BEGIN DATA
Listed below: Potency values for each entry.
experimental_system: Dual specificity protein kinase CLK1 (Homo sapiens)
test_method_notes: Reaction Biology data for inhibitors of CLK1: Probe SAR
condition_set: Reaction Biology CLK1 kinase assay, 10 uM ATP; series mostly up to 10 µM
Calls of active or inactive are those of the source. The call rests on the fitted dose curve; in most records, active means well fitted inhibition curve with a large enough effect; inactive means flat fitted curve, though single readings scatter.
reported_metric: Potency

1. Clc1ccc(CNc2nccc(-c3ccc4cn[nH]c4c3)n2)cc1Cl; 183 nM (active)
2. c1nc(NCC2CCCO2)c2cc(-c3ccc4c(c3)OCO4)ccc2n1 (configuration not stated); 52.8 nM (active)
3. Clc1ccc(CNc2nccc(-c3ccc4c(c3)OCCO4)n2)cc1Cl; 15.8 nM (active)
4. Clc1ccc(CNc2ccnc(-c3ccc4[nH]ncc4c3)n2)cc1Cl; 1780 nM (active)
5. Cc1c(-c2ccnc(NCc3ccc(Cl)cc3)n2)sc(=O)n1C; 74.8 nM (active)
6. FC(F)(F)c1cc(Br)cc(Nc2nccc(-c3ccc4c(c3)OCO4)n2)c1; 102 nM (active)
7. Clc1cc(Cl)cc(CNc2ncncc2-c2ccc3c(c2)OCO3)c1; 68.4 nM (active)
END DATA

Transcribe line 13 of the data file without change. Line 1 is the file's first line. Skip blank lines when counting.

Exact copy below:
7. Clc1cc(Cl)cc(CNc2ncncc2-c2ccc3c(c2)OCO3)c1; 68.4 nM (active)